Round About Chaos

Denise and I engaged a taxi and started downtown to the shopping mall last Monday, intending to satisfy an oft felt craving for some comfort food. There’s a Pizza Hut located there, with a special priced menu item available at lunch that meets the comfort standard, and at about $5.00 per person appeals to my long nurtured sense of thriftiness.

We left the apartment about 12:30, in the midst of one of the four daily rush hour periods. Most children return home at lunch, and a significant number of businesses close from about 12:00 until 2:00, thus creating a situation similar to returning home late in the afternoon. Return home drive-time (bus or walk time here) is more like 6:00 to 7:00 p.m. Regardless, during each of these four time periods, the streets are pretty congested in Fes.

Fez trafficNo more than a quarter mile after leaving we found ourselves sitting dead still in the taxi, with increasing evidence of some sort of traffic condition creating a lot of confusion. We inferred that from the increasing noise level created by the simultaneous blowing of numerous automobile horns. Gradually we inched our way toward the large roundabout, maybe two tenths of a mile in front of us. There are five roads that intersect here including the large four (or five or six) lane boulevard and an additional lane that is a sort of service road to a shopping area.

Normal traffic/non rush hour…

As more and more cars attempted to gain an advantage over those surrounding them, we thought for sure we were headed for our first involvement in a traffic accident. The operative “rule of the road” here is that a vehicle positioned to your right any distance at all ahead of you, has the right of way and you are to give way to him. Even a directional change, moving from a lane on your right to one on your left is legitimate. Thus, the objective was to get over to the right if at all possible and trust that it would be the lane that moved most efficiently since the same tactic is utilized in the roundabout.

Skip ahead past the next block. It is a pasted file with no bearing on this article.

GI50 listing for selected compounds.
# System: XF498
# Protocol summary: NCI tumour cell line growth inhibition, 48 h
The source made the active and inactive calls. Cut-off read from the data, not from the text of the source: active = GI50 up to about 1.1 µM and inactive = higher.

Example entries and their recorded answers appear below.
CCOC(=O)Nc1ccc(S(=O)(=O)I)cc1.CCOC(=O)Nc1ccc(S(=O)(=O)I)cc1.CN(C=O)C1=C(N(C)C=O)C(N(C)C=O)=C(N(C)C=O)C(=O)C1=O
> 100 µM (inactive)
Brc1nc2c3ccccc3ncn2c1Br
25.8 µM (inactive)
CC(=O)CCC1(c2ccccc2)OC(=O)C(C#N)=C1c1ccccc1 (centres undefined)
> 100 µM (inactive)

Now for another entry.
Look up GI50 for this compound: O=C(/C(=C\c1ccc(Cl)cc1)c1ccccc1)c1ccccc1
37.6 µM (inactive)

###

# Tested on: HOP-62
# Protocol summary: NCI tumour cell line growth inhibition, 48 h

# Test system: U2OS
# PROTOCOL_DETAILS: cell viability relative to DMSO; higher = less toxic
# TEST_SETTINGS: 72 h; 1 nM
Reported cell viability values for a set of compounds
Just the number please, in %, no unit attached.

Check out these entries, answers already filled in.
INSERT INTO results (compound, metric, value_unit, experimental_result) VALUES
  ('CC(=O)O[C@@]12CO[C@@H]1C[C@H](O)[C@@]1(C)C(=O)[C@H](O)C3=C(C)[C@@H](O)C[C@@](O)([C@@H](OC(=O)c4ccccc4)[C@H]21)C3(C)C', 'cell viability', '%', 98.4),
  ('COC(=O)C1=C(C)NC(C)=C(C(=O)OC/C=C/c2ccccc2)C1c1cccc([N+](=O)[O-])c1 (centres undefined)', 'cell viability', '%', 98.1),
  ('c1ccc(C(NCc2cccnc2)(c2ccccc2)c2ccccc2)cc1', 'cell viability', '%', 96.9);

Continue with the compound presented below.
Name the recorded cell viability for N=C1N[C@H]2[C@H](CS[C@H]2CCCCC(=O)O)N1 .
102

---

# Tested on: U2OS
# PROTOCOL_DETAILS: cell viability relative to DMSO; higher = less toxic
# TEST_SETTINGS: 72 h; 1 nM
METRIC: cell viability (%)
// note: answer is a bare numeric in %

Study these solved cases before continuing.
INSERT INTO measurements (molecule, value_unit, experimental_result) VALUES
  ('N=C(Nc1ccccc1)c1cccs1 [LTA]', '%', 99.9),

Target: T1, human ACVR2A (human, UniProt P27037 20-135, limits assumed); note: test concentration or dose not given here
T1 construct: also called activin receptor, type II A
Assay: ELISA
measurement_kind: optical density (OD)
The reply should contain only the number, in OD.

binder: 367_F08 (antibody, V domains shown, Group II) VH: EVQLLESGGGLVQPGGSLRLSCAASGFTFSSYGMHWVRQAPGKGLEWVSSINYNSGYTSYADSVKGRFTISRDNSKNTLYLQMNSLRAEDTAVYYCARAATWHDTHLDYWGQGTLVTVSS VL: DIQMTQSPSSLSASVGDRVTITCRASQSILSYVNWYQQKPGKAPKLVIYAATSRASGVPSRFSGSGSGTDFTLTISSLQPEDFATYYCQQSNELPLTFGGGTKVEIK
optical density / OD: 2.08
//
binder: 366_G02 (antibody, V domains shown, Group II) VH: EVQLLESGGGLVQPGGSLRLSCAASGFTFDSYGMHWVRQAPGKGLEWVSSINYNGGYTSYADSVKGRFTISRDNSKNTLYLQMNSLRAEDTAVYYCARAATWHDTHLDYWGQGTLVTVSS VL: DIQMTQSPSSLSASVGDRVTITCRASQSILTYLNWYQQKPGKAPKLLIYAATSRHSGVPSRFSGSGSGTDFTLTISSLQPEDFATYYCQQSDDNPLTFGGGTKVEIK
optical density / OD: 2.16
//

This particular roundabout has traffic lights, but any notion that drivers would obey the lights was soon forgotten. When we finally arrived at the entrance to the roundabout, we saw the reason for the delay. A truck that delivers bottled propane (butagaz) to the small grocery stores had collided with a van that provides transportation for students to private schools, and had blocked more than half the available area for completing the circle.

Moroccan propane and busAs we gradually advanced around the roundabout, maybe three or four feet every thirty seconds, I became concerned about another phenomenon I observed. I mentioned earlier that often there are people at the large intersections that utilize the stoppage of traffic while the traffic lights are red to beg for money. I consider it a real hazard since a number of people are elderly, others are disabled, and sometimes there are mothers with infants in their arms. But just since last summer, a number of squeegee children have arrived. Some are as young as 7 or 8, or so it appears. They have a spray bottle of water and a small squeegee and aggressively begin to clean a windshield. The reaction of many of the drivers is often hostile, particularly when the stress level is high as it was Monday, the result of watching drivers coming at you from several directions and the decibel level from the “klaxons” increasing. Fortunately, we did not see anyone struck by a vehicle, but I increasingly worry about these kids spending their time weaving in and out of winding traffic, breathing those exhaust fumes and dealing with aggressive recipients of their unwanted service.

Traffic in Rabat

Traffic in Rabat, not a round-about but…

After about 15 or 20 minutes we made it to the other side of the round-about and escaped the congestion and continued down the boulevard. I mentioned to the taxi driver I didn’t see any policemen there investigating the accident or handling the traffic. He responded that they were all at lunch, and gave me a big smile! I guess government servants get no respect in any country.

Squeegee kids

We made it to Pizza Hut and enjoyed a nice lunch and quickly overcame the feeling of impatience we had felt in dealing with the situation we had just experienced. I still worry about those squeegee kids though!

Rabat kids


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